Dancing Pirate


1h 25m 1936

Film Details

Release Date
May 22, 1936
Premiere Information
not available
Production Company
Pioneer Pictures, Inc.
Distribution Company
RKO Radio Pictures, Inc.
Country
United States
Screenplay Information
Based on the short story "Glorious Buccaneer" by Emma Lindsay Squier in Collier's (27 Dec 1930).

Technical Specs

Duration
1h 25m
Sound
Mono (Western Electric Sound System)
Color
Color (Technicolor)
Theatrical Aspect Ratio
1.37 : 1

Synopsis

One evening in 1820, dancing master Jonathan Pride, who specializes in teaching the waltz, is ambushed by pirates on the streets of Boston. Forced into hard labor, Jonathan sails around South America with the pirates and ends up on the coast of California, where he eventually tricks his way to freedom. Possessing only his aunt's umbrella and music box, Jonathan wanders into a Spanish village, whose alerted inhabitants greet him with cannon fire and gunshots. Caught hiding in the bedroom of Serafina, the alcalde's beautiful daughter, Jonathan is arrested and sentenced to hang without a trial. Despite Jonathan's protestations of innocence, the buffoonish alcalde, Don Emilio, and the jailer, Pamfilo, insist on the execution until Serafina hears that Jonathan is a dancing teacher who knows the waltz. With the other women behind her, Serafina forces a stay of execution for Jonathan, who gratefully offers to teach her the waltz. After overcoming an initial misunderstanding concerning the placement of hands, Jonathan mesmerizes Serafina, herself an accomplished dancer, with his waltz lessons. Before Jonathan can win permanent freedom, however, Don Baltazar and his men, renegade soldiers from Monterey, arrive and make him their prisoner. Don Emilio, who believes that Baltazar is still a respected military leader, treats him as an honored guest, and Serafina encourages his amorous affections in order to delay Jonathan's departure. Eventually, Baltazar strikes a lucrative marriage deal with Don Emilio and is about to wed Serafina when Jonathan, who has escaped his captors, shows up with a band of rope-wielding Indians. Once Baltazar and his men are tied up and revealed, Serafina continues her wedding, with Jonathan as her groom.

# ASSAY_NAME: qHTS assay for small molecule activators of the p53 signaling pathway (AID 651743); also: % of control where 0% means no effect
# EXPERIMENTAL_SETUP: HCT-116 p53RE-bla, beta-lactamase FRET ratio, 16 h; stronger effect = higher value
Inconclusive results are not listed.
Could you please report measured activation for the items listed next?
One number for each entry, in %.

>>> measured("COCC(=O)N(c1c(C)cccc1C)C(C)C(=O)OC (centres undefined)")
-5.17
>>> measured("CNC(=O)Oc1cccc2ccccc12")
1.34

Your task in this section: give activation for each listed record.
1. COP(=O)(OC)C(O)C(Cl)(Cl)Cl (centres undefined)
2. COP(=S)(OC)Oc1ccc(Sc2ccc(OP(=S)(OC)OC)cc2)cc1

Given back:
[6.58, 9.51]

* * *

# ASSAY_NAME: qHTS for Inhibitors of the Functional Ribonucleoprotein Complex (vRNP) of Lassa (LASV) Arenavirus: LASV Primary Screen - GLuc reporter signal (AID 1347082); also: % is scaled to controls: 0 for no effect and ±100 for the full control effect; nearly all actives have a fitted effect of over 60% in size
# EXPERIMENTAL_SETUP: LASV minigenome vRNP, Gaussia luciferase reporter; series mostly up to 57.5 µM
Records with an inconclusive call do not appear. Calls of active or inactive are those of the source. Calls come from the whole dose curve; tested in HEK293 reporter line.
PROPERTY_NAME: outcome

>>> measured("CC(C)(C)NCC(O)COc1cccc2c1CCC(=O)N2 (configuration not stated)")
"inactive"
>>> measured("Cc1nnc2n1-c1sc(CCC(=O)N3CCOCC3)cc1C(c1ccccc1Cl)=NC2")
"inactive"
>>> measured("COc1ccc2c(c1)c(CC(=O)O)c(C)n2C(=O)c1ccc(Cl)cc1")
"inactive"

Film Details

Release Date
May 22, 1936
Premiere Information
not available
Production Company
Pioneer Pictures, Inc.
Distribution Company
RKO Radio Pictures, Inc.
Country
United States
Screenplay Information
Based on the short story "Glorious Buccaneer" by Emma Lindsay Squier in Collier's (27 Dec 1930).

Technical Specs

Duration
1h 25m
Sound
Mono (Western Electric Sound System)
Color
Color (Technicolor)
Theatrical Aspect Ratio
1.37 : 1

Award Nominations

Best Dance Direction

1937

Quotes

Trivia

The first "dancing musical" in Technicolor.

Notes

Onscreen credits state that this film was the first color "dancing musical," and was "filmed 100% in new Technicolor." It was Pioneer Pictures' second and last three-strip Technicolor feature to be distributed by RKO. According to Hollywood Reporter, Robert Benchley, on loan from M-G-M, teletyped dialogue for the film from New York, but was later replaced by credited writers Francis Edwards Faragoh and Ray Harris. The extent of Benchley's contribution to the final film, if any, has not been determined. A Hollywood Reporter news item described color director Robert Edmond Jones's aesthetic approach as "imaginative" rather than "realistic," as he was attempting to "synchronize color, music and dancing" throughout the picture. Charles Collins, a veteran New York and London stage performer, made his screen debut in this production. Hollywood Reporter production charts add Sherman Sanders and Cy Kendall to the cast, but their participation in the final film has not been confirmed.

Miscellaneous Notes

Released in United States 1936

Released in United States 1936